Rock metamorphoses into clay which is shaped, cooked and decorated by man to suit his needs. Despite the simplicity with which clays were dug, shaped and cooked by sun or fire more than 10,000 years ago, current ceramic technology includes locating,transporting and combining clays and other ingredients from all parts of the world, creating glazing formulas and techniques and kilns capable of firing clays at very high temperatures.
Granite/type igneous rock account for much of the earth’s crust. Natural hot gases decompose these hard rocks into soft rock containing feldspar minerals which are further broken down by rain, sun and ice into CLAY; a generic classification of fine grained earth and the raw material of ceramic dinnerware. Some clays contain minerals as mica and quartz, some contain kaolinite called china clay.
Each kind of clay has different degrees of porosity, plasticity and purity that contribute character and durability to dinnerware but they present challenges to manufacturers who require many specialists to manage technical variables as shaping, glazing and firing.
Clay that remains where it’s formed, is primary or residual clay.
Clays carried thousands of miles from their primary source by wind, glaciers, rivers, and the sea are secondary or sedimentary clays. During their journey, they’re ground, collect impurities and eventually settle. These clays vary in color, are finer, more plastic, and less pure than primary clay. A significant impurity is iron. Clays are blended by manufacturers to assure uniformity for production.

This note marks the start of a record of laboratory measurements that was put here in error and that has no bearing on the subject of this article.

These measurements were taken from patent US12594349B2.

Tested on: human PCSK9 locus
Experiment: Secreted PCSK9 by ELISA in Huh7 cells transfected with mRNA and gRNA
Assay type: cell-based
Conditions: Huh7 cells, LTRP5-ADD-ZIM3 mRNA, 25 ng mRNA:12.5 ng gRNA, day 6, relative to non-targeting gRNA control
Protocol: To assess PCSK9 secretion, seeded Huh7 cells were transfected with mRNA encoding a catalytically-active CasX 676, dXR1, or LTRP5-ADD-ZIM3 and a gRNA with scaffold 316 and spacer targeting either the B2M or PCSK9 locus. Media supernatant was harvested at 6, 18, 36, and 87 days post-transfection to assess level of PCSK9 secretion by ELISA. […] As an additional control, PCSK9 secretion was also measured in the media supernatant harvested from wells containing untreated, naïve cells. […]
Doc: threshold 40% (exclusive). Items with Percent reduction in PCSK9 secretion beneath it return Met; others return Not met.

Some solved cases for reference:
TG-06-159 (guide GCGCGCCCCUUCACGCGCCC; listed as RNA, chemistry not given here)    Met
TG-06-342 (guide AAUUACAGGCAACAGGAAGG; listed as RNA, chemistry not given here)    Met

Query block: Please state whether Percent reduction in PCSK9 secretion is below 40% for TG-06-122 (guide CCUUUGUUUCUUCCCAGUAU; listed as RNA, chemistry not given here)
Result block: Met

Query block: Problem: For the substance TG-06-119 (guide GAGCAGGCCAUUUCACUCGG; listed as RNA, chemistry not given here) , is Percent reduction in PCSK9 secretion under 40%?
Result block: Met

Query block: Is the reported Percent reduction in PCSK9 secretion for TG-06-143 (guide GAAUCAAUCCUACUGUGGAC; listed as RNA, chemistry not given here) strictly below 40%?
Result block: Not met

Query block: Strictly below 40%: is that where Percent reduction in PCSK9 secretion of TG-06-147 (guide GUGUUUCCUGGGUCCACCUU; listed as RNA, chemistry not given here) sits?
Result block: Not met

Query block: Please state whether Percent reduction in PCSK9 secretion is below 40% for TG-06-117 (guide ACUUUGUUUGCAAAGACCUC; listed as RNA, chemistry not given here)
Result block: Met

There is also variation in the minerals and purity of the water with which clays are mixed and each manufacturer develops their exacting formulae to achieve uniformity of quality and exclusivity. From hands of artisans to machine techniques of mass-producers, every culture has produced ceramic dinnerware shapes, sizes and patterns to enhance their culinary arts.
Dinnerware departments in retail stores sell dishes made of different clays as porcelain, bone china, stoneware and earthenware.
Each kind of clay has a maximum firing temperature established by the temperature that would cause a shape to lose definition; called its’ slumping point. Generally; the purer and finer the clay, the higher the firing temperature, which explains the strength and durability of dinnerware that looks fragile.
The following dinnerware categories are made of clays with distinctly different characteristics:
A general label for low-fire porous clay products.
Low-fire, opaque, porous clays requiring glaze to become non-porous.
High-fire vitreous, opaque clays.
PORCELAIN & BONE CHINA:
High-fire vitreous clays; translucent if thin.
NATURAL CHARACTERISTICS OF CLAY:
POROSITY: Most clays are porous in the bisque stage and require glaze to seal porosity.
NON-POROSITY: Some clays are vitrified (non-porous) in the bisque stage. All elements are fused and the bisque is impermeable to moisture.
PLASTICITY: Clays that can be easily modeled or shaped.
PURITY: The purity of each clay determines its firing temperature. The purer the clay, the higher the firing temperature—which makes some dinnerware more durable. e.g. porcelain.